Apropiación, influencias, robos y remix en la era de la escucha digital
Quotes, allusions, paraphrasing, appropriations, collages, arrangements, adaptations, covers, versions, samplings, remixes and memes; these are all ways of revisiting pre-existing music, appropriating some of its elements and reusing them—legitimately or otherwise—to produce more music. From Hildegard von Bingen to DJ Danger Mouse, all musical cultures from all eras have employed such resources. But while there are only several procedures, which have not changed much throughout history, their evaluation and relation to aesthetic ideals, legal principles, and authenticity discourse and artistic legitimacy have all gone through radical changes. So, if using constant references to the pieces of past greats was an aesthetic value in itself for the composers of the courts of Aviñon or Milan in the 14th and 15th centuries, under current laws governing intellectual property, Beethoven, Schubert, and Brahms would have to classed as no more than common delinquents. Digital listening is not limited merely to portability, ubiquity, and immediate recovery of our private content. It is also rapid access—as never before—to an incredible quantity of musical practices, times, and far-flung spaces. It means the possibility to listen in series, almost simultaneously, to several performances, arrangements, and variations of the same piece, and so too the direct perception of similarities and coincidences whose detection used to be the exclusive prerogative of specialists. Surfing the net in search of a song, version, or good performance of the same shows us the degree to which notions of innovation and originality, ex novo creation, and the solitary genie who creates a personal universe without owing anything to the past or immediate surroundings, all constitute ideals that frequently clash with real practices.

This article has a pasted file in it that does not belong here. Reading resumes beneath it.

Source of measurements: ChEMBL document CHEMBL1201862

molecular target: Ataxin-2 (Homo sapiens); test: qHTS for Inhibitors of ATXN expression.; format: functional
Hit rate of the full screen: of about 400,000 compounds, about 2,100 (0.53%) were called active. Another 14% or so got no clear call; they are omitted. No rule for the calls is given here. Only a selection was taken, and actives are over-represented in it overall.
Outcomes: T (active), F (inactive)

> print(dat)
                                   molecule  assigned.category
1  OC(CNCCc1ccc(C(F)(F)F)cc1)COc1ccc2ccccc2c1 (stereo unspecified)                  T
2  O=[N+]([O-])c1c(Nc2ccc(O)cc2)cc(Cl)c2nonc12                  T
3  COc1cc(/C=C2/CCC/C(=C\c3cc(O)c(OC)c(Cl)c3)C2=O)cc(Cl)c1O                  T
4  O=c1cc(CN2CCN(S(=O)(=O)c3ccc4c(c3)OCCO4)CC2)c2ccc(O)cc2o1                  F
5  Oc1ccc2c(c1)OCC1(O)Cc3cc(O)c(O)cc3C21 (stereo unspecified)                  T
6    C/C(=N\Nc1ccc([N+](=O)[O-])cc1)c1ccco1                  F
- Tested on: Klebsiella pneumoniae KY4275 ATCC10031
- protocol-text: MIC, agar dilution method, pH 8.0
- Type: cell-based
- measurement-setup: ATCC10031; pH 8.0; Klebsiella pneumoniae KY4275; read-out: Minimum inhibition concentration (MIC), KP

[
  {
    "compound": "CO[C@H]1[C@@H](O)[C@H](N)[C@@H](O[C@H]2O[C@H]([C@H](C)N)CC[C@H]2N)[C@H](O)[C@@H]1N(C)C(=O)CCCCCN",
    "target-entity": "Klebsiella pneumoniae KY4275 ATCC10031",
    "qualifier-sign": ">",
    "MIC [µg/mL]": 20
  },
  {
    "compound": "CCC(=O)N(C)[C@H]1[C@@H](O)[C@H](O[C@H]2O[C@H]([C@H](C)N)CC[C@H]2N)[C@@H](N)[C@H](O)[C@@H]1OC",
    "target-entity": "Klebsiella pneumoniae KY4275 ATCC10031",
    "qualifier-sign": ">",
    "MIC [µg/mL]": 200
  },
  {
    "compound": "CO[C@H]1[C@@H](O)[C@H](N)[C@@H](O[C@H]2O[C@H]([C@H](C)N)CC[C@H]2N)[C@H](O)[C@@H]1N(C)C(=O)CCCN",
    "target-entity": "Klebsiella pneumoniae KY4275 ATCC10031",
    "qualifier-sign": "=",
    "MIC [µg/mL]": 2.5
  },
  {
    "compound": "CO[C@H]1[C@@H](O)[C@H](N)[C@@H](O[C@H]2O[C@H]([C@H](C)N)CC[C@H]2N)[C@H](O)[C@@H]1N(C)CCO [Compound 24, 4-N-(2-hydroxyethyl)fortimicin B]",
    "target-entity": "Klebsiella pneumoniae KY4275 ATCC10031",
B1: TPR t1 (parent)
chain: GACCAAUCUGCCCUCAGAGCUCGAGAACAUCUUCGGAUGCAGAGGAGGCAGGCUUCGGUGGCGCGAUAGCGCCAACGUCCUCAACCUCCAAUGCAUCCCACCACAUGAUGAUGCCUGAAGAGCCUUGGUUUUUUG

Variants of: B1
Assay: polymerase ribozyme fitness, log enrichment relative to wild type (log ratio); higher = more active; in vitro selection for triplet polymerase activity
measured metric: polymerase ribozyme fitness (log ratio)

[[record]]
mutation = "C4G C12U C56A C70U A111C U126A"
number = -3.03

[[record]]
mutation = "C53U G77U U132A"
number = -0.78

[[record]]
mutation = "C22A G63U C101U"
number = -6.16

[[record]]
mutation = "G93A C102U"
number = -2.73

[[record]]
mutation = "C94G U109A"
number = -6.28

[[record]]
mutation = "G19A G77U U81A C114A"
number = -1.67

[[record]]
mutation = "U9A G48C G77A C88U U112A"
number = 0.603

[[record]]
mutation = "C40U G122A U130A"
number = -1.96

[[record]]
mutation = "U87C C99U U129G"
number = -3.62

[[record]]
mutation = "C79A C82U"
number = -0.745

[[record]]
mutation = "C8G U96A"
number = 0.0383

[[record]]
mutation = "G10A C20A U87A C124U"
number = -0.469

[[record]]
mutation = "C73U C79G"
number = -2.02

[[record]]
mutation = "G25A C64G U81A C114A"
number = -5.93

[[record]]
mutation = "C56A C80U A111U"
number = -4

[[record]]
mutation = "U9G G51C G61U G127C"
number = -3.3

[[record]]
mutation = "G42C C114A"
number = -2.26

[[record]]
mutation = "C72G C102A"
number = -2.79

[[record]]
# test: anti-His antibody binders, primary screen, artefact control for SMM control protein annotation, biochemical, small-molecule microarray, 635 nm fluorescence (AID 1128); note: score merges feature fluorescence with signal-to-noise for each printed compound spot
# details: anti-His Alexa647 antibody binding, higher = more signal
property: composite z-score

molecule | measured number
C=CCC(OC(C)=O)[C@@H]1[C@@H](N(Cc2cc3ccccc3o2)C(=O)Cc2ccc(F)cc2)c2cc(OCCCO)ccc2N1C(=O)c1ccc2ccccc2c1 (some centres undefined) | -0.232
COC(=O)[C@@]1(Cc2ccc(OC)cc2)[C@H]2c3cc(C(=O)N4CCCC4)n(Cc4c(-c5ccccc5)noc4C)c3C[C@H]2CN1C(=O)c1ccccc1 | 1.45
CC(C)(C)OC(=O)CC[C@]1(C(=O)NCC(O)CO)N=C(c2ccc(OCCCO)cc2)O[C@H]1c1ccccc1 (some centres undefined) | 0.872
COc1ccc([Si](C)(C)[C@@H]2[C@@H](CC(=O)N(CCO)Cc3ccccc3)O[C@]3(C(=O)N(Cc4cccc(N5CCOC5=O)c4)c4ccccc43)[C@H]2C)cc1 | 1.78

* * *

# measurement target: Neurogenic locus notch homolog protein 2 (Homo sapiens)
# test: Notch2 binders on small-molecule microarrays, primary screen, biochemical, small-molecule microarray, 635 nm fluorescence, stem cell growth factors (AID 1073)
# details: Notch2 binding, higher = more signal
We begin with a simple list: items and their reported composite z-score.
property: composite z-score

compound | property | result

Música Dispersa reveals musical creation to be less an epiphany and more an infinite conversation between creators from all times who, through their exchanges, appropriations, and repetitions, structure their own musical civilisation, filling our own listening experiences with meaning. It takes us on a journey through the ins and outs of many different processes and registers of recycling; it critically analyses the reflections on authenticity at the centre of our relation with musical questions from the time of papyrus to the iPad or mobile phone; it details the various implicit perceptual pacts we use to “excuse” our pleasures from recorded music; it lists the vain attempts to reduce music to the status of a closed, concluded, complete, and manageable object; and it puts forward that the greatest challenge of the recent phase of digital remixing and recycling lies not in its apparent indiscriminate pillaging from a vast musical archive treasured over two thousand years and now seemingly crashing down upon us, but in its transparent capacity for showing us that music is an unstoppable flow whose power and originality is much more grounded in its physical matter, its structures and components, or even in the infinite genius of its creators, composers, producers, and post-producers. Its value emanates fundamentally from our own intimate personal history with each piece, work, or song.